Origin of the Clover Club Cocktail
The Clover Club cocktail is a long lost delight. As cocktail bars gradually expand their service of classic drinks beyond Old Fashioned's and Sazeracs, this beautiful beverage is beginning to blossom again - and once you taste one, you'll know why.
In it's heyday the Clover Club was the preferred drink of pre-Prohibition gentlemen. It emerged from a Philadelphia men's group called (you guessed it) the Clover Club that met regularly at the Bellevue-Stratford Hotel from the 1880's to the 1920's. The Clover Club cocktail was likely concocted around the turn of the century, and at first exclusively imbibed by club members: men in legal, literary, or business professions. When the hotelier of the Bellevue-Stratford, George Boldt, was recruited as proprietor for the Waldorf-Astoria Hotel, the Clover Club cocktail made its way to New York.
The Rise and Decline of the Clover Club Cocktail
The first Clover Club Cocktail Recipe was published in the New York Press in 1901, calling for gin, lemon juice, sugar, raspberry syrup, and egg white. People went crazy for it. But by the 1950's it had fallen out of favor with men in dark leather booths surrounded by oak panelling. The Clover Club became a "ladies drink," and was quickly displaced by the Pink Lady (a rather derivative name, don't you think?); essentially a Clover Club plus applejack that delivers a bigger kick.
And then the dark era for craft cocktails: When bottled mixers, and soda guns reigned behind the bar, and the only fresh thing you could find were a few lime wedges used to garnish a magarita-mix margarita. When you think about it, it's no wonder cocktails like the Clover Club nearly vanished. When a whiskey sour is made with a package of Instant Whiskey Sour Mix instead of fresh lemon juice, there's no room in the inventory for raspberries or fresh eggs.
And still, delightful fizzes and flips that call for fresh eggs are passed over prejudicially on cocktail menus by patrons. It's a tough road to climb for classic cocktails like the Clover Club, but we hope you'll join us on the cheerleading side, and give this sublime cocktail a shot. She's worth it.
How to Make a Clover Club Cocktail
Here's a quick one-minute video that gives you a beautiful introduction on how to make the Clover Club Cocktail at home:
For years I knew about the Clover Club Cocktail, and didn't make one at home because it called for raspberry syrup. In hindsight, I reprimand myself for not making the effort, because now I'll make it regularly, especially when entertaining guests.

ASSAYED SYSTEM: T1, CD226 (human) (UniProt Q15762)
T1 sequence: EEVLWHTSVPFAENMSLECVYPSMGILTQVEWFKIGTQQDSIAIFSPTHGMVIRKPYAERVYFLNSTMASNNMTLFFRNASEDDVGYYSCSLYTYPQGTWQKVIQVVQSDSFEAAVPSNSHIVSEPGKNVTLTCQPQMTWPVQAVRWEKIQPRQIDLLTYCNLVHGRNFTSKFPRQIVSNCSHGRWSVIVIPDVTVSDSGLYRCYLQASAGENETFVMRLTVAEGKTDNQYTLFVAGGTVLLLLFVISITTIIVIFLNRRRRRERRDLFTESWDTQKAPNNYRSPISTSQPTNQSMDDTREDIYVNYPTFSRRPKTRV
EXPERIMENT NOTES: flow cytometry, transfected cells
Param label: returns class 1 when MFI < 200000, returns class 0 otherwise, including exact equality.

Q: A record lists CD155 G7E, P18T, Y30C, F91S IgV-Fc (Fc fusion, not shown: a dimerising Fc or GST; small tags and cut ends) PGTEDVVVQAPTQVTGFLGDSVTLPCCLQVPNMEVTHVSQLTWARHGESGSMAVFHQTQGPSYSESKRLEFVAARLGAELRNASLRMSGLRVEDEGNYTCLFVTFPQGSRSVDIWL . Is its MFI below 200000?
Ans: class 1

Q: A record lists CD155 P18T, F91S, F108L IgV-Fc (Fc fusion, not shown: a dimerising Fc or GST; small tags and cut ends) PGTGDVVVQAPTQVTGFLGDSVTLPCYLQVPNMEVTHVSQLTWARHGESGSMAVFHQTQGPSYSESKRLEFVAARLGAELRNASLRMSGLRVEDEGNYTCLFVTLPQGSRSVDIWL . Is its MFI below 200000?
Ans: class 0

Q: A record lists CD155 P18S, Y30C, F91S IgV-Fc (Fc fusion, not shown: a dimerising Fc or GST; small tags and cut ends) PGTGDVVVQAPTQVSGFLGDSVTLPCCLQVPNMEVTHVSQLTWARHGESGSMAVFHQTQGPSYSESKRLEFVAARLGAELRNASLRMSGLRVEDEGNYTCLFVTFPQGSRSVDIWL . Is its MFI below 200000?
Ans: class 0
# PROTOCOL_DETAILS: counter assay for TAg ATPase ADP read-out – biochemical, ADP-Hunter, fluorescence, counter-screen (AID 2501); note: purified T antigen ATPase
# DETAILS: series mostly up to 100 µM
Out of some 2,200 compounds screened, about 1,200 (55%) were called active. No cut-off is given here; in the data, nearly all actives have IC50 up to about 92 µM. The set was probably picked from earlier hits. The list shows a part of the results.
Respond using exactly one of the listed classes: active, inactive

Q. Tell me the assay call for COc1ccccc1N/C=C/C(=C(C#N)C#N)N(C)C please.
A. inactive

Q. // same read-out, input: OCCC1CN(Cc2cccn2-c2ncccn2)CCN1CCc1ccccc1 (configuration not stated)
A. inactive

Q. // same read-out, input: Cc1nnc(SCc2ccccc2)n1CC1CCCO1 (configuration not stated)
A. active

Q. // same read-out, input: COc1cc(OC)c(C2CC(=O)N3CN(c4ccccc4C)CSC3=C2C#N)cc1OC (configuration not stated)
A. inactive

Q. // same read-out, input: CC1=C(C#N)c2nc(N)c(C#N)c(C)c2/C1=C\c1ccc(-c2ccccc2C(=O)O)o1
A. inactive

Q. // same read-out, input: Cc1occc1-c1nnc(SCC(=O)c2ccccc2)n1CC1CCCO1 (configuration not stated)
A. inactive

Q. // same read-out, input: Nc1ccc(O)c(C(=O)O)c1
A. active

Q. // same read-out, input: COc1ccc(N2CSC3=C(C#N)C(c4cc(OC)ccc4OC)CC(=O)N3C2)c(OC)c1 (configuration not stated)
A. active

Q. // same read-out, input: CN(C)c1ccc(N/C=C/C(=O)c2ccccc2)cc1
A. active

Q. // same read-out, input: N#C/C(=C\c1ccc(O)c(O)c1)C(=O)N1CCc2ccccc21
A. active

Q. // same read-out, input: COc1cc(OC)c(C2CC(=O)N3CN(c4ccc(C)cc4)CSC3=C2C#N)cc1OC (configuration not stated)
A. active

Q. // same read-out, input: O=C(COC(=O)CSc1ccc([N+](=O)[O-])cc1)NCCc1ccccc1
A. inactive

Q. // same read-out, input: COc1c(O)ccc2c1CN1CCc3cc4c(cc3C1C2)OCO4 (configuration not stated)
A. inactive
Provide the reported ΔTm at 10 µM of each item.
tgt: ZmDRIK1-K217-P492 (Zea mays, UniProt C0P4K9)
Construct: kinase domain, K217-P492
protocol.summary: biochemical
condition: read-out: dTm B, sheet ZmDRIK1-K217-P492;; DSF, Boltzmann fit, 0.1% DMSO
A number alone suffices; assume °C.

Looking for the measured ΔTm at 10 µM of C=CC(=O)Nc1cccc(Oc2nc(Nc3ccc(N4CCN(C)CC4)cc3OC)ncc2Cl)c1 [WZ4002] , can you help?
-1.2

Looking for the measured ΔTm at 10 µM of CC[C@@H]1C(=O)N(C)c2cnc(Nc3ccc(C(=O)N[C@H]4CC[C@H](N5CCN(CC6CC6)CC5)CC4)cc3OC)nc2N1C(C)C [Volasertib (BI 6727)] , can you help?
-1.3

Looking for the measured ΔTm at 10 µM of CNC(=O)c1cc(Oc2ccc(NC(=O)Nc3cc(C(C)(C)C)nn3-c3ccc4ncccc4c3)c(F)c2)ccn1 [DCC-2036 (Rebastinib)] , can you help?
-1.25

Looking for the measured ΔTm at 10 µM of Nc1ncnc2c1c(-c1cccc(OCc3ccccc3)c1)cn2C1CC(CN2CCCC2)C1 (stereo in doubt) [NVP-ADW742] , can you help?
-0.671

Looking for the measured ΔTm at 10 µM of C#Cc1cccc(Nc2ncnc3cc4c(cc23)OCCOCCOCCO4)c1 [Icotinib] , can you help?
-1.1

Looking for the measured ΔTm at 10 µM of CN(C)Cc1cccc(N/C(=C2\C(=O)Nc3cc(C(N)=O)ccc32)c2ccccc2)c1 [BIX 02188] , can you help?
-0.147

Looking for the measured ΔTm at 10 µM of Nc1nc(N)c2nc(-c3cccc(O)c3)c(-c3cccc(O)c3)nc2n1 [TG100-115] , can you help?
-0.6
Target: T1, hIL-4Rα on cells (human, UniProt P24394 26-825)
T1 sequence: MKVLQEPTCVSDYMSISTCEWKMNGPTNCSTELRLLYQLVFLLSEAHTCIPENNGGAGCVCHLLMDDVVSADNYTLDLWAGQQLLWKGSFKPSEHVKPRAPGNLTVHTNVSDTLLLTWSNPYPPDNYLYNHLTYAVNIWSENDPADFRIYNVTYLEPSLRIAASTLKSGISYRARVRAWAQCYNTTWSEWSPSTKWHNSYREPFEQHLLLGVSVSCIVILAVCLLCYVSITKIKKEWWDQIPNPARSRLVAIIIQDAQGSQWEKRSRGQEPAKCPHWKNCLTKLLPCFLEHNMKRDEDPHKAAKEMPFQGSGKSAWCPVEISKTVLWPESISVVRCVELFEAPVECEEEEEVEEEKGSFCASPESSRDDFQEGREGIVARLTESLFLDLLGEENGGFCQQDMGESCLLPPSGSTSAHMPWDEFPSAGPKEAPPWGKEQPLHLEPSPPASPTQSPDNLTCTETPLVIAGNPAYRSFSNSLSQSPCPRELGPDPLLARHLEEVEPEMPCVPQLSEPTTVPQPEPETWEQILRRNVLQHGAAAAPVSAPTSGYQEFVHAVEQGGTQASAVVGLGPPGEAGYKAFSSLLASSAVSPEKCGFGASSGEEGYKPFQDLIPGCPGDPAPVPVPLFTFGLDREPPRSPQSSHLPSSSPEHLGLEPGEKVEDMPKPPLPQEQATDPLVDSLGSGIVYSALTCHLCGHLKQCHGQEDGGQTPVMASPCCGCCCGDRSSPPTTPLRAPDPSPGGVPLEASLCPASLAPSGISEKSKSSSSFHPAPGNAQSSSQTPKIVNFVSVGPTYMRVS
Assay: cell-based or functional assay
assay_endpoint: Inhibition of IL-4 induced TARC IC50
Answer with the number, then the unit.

We had some friends over and made the lady a Clover Club first - after sipping it, her gentleman insisted on having one also. The Clover Club cocktail is a light, fresh, beautifully balanced drink that's also stunning to behold. You can bet it will spread through your guests hands during an evening of imbibing, until everyone has had the pleasure of the Clover Club experience.
There are quite a few variations of the Clover Club Cocktail published in cocktail books and online, and after testing all of them, we prefer the one Jeffrey Morganthaler published in The Bar Book
- 1.5 oz gin
- 3/4 oz fresh lemon juice
- 3/4 oz raspberry syrup (see recipe below)
- 1/2 oz fresh egg white
- Jigger or Measurer
- Shaker (boston or cobbler shaker)
- Hawthorne or Julep Strainer
- Coupe Cocktail Glass
- Combine all ingredients in a shaker and dry shake for at least 10 seconds (shake it without adding ice). Dry-shaking cocktails containing egg whites gives you more shaking time to build froth without over-diluting your cocktail. And part of the joy of the Clover Club cocktail is that beautiful, foamy top.
- Add ice, shake to chill and dilute
- Strain into a chilled cocktail glass (for this recipe, skip the double-straining to keep more of that fluffy foam).
- Traditionally the Clover Club has no garnish, but if you're feeling fancy, a delicate lemon twist is an aromatically stupendous addition.
Making Egg Whites Manageable: If you have trouble separating the egg white to include just 1/2 oz (and likely you will), beat it lightly with a fork to break it up first.
Using Raw Eggs in Cocktails: We recommend using fresh eggs if you can get them from a backyard coop or farmers market. The fresher the egg, the better, especially if you want a nice foamy head on your cocktail.
If you're really worried about salmonella, you can buy pasteurized eggs or egg whites. These have been treated to destroy salmonella either by in-shell-pasteurization or as a pasteurized egg white product (all packaged egg-white products are required to undergo pasteurization, and are thus treated to eliminate any potential for salmonella). The pasteurization process involves heating the eggs just enough to destroy salmonella if it is present, but not enough to cook the eggs. It does affect both the flavor of the egg (less important in cocktail preparations - more noticeable when eating an omelette) and the texture. You may not be able to get as frothy of a whip out of pasteurized eggs, but they're a good compromise if you're overly concerned about using raw eggs.